The article deals with the reorganization of governance structures of higher education institutions in Germany. The reorganization of the management of universities and colleges is directly connected with the strengthening of institutional autonomy in the context of the most recent
state regulation in HE. It is due to the challenges of increasing competition between HE institutions on the national and global level. Their goal is to combine management responsibility and management autonomy within the HE governance, the separation of the functions of management, super
vision and decisions concerning fundamental issues. The model of the legislative reform is the governance of business corporations which, in some state legislation, is mirrored even in the denomination “Vorstand” (executive board) and “Aufsichtsrat” (super visory council).
The central focus of the recent reforms is on strengthening the competences of the executive board on the central and faculty level at the expense of the traditional terms of references of academic bodies (university senate and faculty senate). This is mani fested in the transfer of so called
“catch all competences” (Allzuständigkeiten) for the affairs of the university or college, originally vested in the senate, to the executive board (Rektorat, Präsidium). Its legal competences are complemented by a catalogue of terms of references concerning strategic
planning, management of human resources, finance and facilities which includes management by objectives (Zielvereinbarungen), the linking of strategic and financial planning. The supervisory powers are vested in a university or college council with predominantly external (non university-)
members, the equivalent to the board of governors in the Anglo-American system. Apart from advisory functions, the appointment and supervision of the executive board, the supervisory has to consent strategic and financial planning presented by the executive board. In contrast, the competences
of the senate are reduced on consent to strategic planning, to the approval of statutes and to fundamental issues of research and teaching. The election and removal of the university or college management is carried out in a networked process between the university or college council and the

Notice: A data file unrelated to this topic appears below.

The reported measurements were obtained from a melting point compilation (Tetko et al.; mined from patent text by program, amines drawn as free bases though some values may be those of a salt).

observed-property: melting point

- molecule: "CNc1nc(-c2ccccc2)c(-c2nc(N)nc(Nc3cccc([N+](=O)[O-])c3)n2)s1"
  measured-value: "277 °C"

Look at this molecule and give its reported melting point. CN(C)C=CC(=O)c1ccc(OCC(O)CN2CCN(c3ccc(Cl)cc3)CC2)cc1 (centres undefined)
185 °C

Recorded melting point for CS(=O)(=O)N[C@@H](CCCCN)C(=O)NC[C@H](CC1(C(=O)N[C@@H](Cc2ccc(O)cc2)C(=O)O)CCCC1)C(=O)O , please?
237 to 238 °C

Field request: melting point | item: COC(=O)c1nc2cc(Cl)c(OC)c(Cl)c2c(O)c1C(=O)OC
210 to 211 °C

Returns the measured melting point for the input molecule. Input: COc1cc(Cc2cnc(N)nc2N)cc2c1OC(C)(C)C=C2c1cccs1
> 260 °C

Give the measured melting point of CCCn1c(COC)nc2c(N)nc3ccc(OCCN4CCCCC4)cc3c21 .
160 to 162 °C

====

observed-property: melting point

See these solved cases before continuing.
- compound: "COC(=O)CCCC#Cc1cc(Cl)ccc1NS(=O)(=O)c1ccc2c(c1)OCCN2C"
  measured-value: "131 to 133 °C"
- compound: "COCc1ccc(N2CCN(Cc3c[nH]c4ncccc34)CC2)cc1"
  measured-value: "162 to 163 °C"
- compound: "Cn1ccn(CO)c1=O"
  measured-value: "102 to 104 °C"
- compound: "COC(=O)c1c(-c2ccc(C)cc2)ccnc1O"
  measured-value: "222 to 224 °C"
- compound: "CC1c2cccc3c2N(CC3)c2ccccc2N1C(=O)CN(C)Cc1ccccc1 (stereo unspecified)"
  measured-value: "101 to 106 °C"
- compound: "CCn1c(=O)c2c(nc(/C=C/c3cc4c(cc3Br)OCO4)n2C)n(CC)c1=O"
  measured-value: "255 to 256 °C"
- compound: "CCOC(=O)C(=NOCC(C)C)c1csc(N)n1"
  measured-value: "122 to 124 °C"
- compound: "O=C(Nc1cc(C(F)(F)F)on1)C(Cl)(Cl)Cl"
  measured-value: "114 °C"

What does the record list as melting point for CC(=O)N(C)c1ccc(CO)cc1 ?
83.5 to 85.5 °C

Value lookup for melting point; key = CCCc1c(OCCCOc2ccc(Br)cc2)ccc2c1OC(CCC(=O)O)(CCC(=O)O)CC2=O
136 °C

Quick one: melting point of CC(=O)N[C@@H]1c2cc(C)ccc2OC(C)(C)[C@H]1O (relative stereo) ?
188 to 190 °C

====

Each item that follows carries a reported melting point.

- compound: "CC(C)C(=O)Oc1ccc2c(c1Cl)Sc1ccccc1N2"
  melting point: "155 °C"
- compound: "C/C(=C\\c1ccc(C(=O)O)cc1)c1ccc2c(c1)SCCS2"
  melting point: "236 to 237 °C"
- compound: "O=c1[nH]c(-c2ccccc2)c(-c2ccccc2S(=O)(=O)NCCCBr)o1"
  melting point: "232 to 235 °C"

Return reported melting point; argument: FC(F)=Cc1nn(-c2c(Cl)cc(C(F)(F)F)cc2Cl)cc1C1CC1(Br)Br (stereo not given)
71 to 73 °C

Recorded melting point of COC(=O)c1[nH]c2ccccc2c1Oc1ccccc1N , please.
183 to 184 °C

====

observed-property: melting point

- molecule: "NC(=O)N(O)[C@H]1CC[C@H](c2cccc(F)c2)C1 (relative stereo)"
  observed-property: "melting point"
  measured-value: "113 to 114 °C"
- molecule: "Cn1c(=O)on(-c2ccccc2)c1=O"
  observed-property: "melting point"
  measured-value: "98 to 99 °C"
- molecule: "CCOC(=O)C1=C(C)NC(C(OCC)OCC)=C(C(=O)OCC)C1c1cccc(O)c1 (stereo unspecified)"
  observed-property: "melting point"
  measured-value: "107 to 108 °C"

senate; the final decision power shows striking differences in the state higher education codes. There is also a big range as to the content of the powers and authority of the executive board related to other decision making bodies. The executive board is involved in numerous feedback
processes with other bodies and subunits of the institution which include initiative rights, information rights and duties and accounting, but also in the case of the removal of the members of the executive board because of loss of confidence. This organization of the appointment procedures
and the decision making process is essential for the legitimacy of power entrusted to the executive board and the supervisory council. It is, according to decisions of the Federal Constitutional Court (Bundesverfassungsgericht), the Federal Supreme Court for administrative affairs (Bundesverwaltungsgericht)
and State Supreme Courts (Landesverfassungsgericht), the prerequisite for the constitutionality of the new governance system. According to their decisions, the transfer of power in academic to the executive board and supervisory council need the legitimation of their appointment by a vote
of the senate and suitable feedback and control processes in academic issues of major relevance. There are numerous options for the design of the governance structure of the individual HE institution including options for monocratic or collegiate forms of leadership. Traditionally the
collegiate organization of the executive board called Rektorat was dominant which conforms to the idea of the university as a collegiate system. But now adays increasingly the monocratic Anglo-American type of HE-leadership has been chosen as regular form. Even in the collegiate type of
leadership there are monocratic competences vested in the chief academic officer (President, Rector). The article deals in detail with the variants of the governance, the division and interfaces of individual and collegiate responsibilities within the executive board, finally the role
of the chief administrative officer (Kanzler). Originally the representative of the state, she or he later was, until the recent reform, the head of the central administration and responsible for the financial affairs. These functions have to be integrated into the new governance structure.
The article finally explains inconsistencies in the present state codes concerning the regulation of responsibilities within the executive board and tries to offer solutions and options for a systemic consistent organization which could be adopted by the charter of the individual institution.
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